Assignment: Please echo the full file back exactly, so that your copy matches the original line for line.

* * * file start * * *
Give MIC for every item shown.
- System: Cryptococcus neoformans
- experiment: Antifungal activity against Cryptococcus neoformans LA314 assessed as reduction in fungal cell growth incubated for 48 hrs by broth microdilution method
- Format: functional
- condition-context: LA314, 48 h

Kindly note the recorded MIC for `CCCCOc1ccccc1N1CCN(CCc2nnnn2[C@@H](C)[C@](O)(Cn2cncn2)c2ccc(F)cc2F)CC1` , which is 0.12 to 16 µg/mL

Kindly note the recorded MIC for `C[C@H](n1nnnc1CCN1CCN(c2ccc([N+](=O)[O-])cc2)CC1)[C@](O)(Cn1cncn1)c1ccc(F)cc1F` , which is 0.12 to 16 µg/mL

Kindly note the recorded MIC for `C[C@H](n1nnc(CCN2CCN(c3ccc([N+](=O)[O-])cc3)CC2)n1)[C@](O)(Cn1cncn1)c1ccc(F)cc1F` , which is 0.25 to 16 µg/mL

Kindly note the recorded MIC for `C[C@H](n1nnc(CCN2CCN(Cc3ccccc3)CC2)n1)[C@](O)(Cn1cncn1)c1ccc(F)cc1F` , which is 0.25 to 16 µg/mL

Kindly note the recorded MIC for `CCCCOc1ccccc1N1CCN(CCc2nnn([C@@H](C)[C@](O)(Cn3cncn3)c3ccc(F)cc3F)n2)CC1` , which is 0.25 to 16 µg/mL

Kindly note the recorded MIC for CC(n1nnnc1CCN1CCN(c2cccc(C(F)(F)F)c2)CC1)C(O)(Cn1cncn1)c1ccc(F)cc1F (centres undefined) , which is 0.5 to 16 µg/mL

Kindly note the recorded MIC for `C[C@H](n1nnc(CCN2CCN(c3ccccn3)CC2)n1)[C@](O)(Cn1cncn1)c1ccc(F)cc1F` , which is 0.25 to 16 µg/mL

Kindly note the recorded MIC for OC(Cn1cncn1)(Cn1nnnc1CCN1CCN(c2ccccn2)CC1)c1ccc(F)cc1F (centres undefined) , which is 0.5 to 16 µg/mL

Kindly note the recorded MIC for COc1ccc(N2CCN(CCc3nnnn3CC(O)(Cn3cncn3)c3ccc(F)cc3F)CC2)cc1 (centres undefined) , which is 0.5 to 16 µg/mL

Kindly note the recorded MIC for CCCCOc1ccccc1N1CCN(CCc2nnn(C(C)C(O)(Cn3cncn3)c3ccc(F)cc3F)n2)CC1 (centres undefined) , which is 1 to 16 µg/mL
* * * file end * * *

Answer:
Give MIC for every item shown.
- System: Cryptococcus neoformans
- experiment: Antifungal activity against Cryptococcus neoformans LA314 assessed as reduction in fungal cell growth incubated for 48 hrs by broth microdilution method
- Format: functional
- condition-context: LA314, 48 h

Kindly note the recorded MIC for `CCCCOc1ccccc1N1CCN(CCc2nnnn2[C@@H](C)[C@](O)(Cn2cncn2)c2ccc(F)cc2F)CC1` , which is 0.12 to 16 µg/mL

Kindly note the recorded MIC for `C[C@H](n1nnnc1CCN1CCN(c2ccc([N+](=O)[O-])cc2)CC1)[C@](O)(Cn1cncn1)c1ccc(F)cc1F` , which is 0.12 to 16 µg/mL

Kindly note the recorded MIC for `C[C@H](n1nnc(CCN2CCN(c3ccc([N+](=O)[O-])cc3)CC2)n1)[C@](O)(Cn1cncn1)c1ccc(F)cc1F` , which is 0.25 to 16 µg/mL

Kindly note the recorded MIC for `C[C@H](n1nnc(CCN2CCN(Cc3ccccc3)CC2)n1)[C@](O)(Cn1cncn1)c1ccc(F)cc1F` , which is 0.25 to 16 µg/mL

Kindly note the recorded MIC for `CCCCOc1ccccc1N1CCN(CCc2nnn([C@@H](C)[C@](O)(Cn3cncn3)c3ccc(F)cc3F)n2)CC1` , which is 0.25 to 16 µg/mL

Kindly note the recorded MIC for CC(n1nnnc1CCN1CCN(c2cccc(C(F)(F)F)c2)CC1)C(O)(Cn1cncn1)c1ccc(F)cc1F (centres undefined) , which is 0.5 to 16 µg/mL

Kindly note the recorded MIC for `C[C@H](n1nnc(CCN2CCN(c3ccccn3)CC2)n1)[C@](O)(Cn1cncn1)c1ccc(F)cc1F` , which is 0.25 to 16 µg/mL

Kindly note the recorded MIC for OC(Cn1cncn1)(Cn1nnnc1CCN1CCN(c2ccccn2)CC1)c1ccc(F)cc1F (centres undefined) , which is 0.5 to 16 µg/mL

Kindly note the recorded MIC for COc1ccc(N2CCN(CCc3nnnn3CC(O)(Cn3cncn3)c3ccc(F)cc3F)CC2)cc1 (centres undefined) , which is 0.5 to 16 µg/mL

Kindly note the recorded MIC for CCCCOc1ccccc1N1CCN(CCc2nnn(C(C)C(O)(Cn3cncn3)c3ccc(F)cc3F)n2)CC1 (centres undefined) , which is 1 to 16 µg/mL